Blog of the International Journal of Constitutional Law

Constitutional Design, Institutional Strategy, and Corporate Campaign Contributions in Brazil

Juliano Zaiden Benvindo, University of Brasilia

Supreme Court decisions on the limits and scope of electoral rules are normally controversial. One of the reasons is that the boundaries between law and politics are often blurred. The US Supreme Court, in Citizens United v. FEC[1] and then in McCutcheon v. FEC[2] paved the way for an expansion of non-profit and for-profit corporate campaign contributions based on free-speech rights as described in the First Amendment. The Brazilian Supreme Court, on the other hand, issued a contrary decision last September 17, based particularly on equal citizenship rights.[3] As in the United States, interesting reactions and discussions have since arisen in Brazil. Moreover, the Brazilian example is important for understanding how individuals and institutions strategically behave when faced with new constitutional decisions.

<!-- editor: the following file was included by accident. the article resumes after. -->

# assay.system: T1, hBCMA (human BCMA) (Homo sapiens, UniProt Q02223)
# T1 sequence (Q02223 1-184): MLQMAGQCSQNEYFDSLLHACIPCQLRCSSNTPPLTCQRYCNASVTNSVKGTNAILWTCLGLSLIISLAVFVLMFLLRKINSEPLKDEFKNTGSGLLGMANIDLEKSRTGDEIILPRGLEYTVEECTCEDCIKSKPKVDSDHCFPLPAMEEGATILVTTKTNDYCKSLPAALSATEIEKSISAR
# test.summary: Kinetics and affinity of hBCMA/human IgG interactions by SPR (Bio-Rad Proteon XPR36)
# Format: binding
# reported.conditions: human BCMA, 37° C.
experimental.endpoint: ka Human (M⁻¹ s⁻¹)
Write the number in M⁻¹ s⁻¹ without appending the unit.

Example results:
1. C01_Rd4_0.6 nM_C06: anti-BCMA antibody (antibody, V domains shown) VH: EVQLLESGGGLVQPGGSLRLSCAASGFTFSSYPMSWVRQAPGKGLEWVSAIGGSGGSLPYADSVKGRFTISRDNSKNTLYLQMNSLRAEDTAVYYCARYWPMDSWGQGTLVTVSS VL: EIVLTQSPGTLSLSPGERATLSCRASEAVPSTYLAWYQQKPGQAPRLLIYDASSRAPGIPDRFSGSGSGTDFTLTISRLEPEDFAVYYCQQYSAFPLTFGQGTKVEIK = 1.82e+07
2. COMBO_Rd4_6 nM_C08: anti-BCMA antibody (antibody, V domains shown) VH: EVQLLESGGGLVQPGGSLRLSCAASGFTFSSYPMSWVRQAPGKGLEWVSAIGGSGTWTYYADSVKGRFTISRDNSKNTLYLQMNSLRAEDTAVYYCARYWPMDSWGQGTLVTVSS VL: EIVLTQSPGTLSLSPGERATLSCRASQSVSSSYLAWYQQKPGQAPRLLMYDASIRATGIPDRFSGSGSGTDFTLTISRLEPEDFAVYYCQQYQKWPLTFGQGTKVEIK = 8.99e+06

The whole plot of the Brazilian Supreme Court’s decision is quite unique. In September 2011, the Brazilian Bar Association filed a Direct Action of Unconstitutionality against some legal provisions of the laws on financing political parties and campaigns, based on the argument that corporate donations further inequality to the detriment of citizens.[4] In public hearings held in December 2013 and April 2014, the majority of the eleven Justices declared their opinion that those provisions were unconstitutional. Even so, the matter remained unresolved for almost one and a half years because Justice Gilmar Mendes requested more time to study the case, thus suspending the Court’s final decision. This curious move was, moreover, coordinated with other actions taking place in Congress. While the case was suspended, the Chamber of Deputies passed a constitutional amendment[5] explicitly allowing corporate campaign contributions. This amendment is now under consideration by the Senate. At the same time, the Chamber of Deputies passed a political reform as ordinary legislation which regulated the viability of corporate donations.[6] In the Senate, this legal provision was, by a small margin (36 to 31), rejected, but, since the bill was originally from the Chamber of Deputies, once it returned, this House reestablished the previous text.